From Tim Baverstock on Fri, 25 Jun 1999
I came across this page where someone'd asked you a question, apparently identical to something a (non-techie) friend of mine is now experiencing, except that his Linux is a vanilla RedHat 5.1 install (although with Star Office, and RedHat 5.2 Ghostscript and ppp).
He has a PCI PnP soundcard in his machine, which he's not managed to get working with W95 or with Linux, but the rest of the machine worked fine for both OSs, including the floppy.
All of a sudden, about a month ago, the floppy stopped mounting on Linux (works fine on W95).
Does writing to the floppy work under MS Windows?
I can `less -f /dev/fd0', to see the data on the floppy, and mdir/mcopy work fine.
Does 'mcopy' work in both directions (copying to the floppy as well as from it)?
The machine mounts his W95 C: drive as /mnt/dosC, and that works perfectly as well.
So we know that this kernel is compiled with FAT fs support (linked in directly or the loadable module support is working).
When I try `mount -t msdos /dev/fd0 /tmp/floppy', the mount command goes into `D' wait in the `ps axf' output, as does the update demon. The floppy lights, spins, then stops, but no failure messages appear, and I can't kill the mount. Subsequent attepts to mount also block, and if I recall correctly, mcopy says it can't write to the device.
Nothing appears in /var/log/messages.
During shutdown, the umount -a line in /etc/rc.d/init.d/halt hangs too.
If you're interested in whether fiddling with the soundcard fixes the problem, I'll be happy to let you know, but since mcopy and mdir work, this seems unlikely.
Nothing's been added or removed within the machine's case, so I think the only thing that could have changed, which persists over powerdowns, is the CMOS, and hence (presumably) some aspect of PnP that W95 was fiddling around with.
I've only ever had isapnp work under RedHat 6.0, when Redhat did it all for me! For my earlier kernels, I used the cmgr patch.
What happens if you try mounting it in read-only mode?
It sure sounds like a hardware failure. I'd buy an extra floppy drive (about $20 US in most computer parts stores). I've asked questions to see if the problem is limited to the write functionality (since a careful reading of your messages seems to correlate to read-only vs. read/write access). When you mount a filesystem in rw mode under Linux --- I think the atime on the root of that filesystem will be updated (involving a write to the media). If it works when you try the 'mount -o ro' variation on the command --- that suggests that it is related to the write functions.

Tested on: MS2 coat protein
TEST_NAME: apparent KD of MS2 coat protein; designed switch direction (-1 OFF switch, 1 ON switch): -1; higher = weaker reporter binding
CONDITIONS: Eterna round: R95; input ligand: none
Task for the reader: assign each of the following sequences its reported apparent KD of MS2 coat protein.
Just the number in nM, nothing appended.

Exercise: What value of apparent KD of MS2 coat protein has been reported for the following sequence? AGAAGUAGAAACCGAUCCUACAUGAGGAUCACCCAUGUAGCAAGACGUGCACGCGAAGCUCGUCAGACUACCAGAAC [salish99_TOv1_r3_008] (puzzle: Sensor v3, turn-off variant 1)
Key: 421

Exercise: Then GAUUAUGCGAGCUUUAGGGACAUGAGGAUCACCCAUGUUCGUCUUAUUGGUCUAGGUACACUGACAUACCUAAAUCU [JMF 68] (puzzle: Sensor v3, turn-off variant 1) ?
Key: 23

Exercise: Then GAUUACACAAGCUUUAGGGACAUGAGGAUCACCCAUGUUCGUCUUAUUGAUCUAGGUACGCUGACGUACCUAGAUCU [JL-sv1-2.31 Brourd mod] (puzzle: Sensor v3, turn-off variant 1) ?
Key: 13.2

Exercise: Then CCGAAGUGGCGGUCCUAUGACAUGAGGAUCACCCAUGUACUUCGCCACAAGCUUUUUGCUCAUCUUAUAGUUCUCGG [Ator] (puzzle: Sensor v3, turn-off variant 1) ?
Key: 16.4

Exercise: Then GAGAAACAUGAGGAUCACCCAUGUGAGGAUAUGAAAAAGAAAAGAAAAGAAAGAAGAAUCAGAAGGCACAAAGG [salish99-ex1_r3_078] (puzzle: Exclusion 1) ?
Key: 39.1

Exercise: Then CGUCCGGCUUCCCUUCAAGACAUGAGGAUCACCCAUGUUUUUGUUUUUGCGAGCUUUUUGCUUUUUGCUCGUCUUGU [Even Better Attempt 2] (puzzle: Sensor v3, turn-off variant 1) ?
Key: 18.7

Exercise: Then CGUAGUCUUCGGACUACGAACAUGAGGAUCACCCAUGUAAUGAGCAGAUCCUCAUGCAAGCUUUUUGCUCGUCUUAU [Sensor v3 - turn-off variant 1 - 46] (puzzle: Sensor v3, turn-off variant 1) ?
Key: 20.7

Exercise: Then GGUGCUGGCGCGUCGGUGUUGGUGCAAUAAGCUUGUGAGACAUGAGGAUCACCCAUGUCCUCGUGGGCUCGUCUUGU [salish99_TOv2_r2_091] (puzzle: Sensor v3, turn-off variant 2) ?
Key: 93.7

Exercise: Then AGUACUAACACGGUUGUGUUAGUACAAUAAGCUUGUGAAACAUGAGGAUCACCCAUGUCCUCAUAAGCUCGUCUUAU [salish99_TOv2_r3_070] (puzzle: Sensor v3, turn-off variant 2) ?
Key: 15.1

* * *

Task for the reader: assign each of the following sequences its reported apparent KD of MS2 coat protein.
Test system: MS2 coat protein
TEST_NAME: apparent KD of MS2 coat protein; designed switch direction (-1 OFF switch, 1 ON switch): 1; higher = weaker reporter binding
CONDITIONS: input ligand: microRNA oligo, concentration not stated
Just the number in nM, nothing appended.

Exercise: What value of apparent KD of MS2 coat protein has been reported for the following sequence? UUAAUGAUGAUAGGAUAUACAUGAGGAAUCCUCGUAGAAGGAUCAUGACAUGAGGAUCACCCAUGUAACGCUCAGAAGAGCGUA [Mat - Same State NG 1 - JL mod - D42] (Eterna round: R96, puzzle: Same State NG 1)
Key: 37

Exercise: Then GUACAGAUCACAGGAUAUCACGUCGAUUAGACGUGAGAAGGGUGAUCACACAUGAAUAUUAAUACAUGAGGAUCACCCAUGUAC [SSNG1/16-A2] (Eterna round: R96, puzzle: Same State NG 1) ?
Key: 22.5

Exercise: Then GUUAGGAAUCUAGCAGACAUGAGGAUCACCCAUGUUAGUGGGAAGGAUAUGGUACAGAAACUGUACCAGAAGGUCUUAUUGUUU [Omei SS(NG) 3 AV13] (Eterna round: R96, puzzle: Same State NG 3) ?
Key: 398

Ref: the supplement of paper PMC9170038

From Tim Baverstock on Sun, 27 Jun 1999
I forgot to email you the solution I discovered!
The drive wrote perfectly well under Windows, and worked without difficulty in both directions with mcopy. I should have made this clearer in my first email; my apologies for this.
The functionality of the drive, and the evident integrity of the msdos filing system module eliminated those subsystems from the problem, which was why I was so perplexed, and why I wrote to you.
The next day, I used strace on `mount' to try and find out where it hung. It hung on the actual mount() system call itself.
I noticed that the automounter was in `D' discwait on the process list during its own mount attempt, so I disabled it in the boot sequence while trying to find out what was going on (I wanted to strace the very first attempt to mount the floppydrive) but that cured the problem!
Further investigation (with strace) revealed that I'd earlier changed /etc/resolv.conf to include a domain search path while trying to set my friend up with an ISP account, and the DNS hang was causing automount to hang while trying to finagle those strange pseudo-NFS mounts of the local host it does (by the host's internet name, not as `localhost') for the floppy drive!
I fixed resolv.conf, and the problem went away, although I've left AMD disabled, because autofs does the same job, and was installed alongside it on RedHat; and because one day I'll get my friend's ISP working on Linux as well as Windows. I don't want this to repeat.
Many thanks for your response, and my apologies once more for not writing sooner,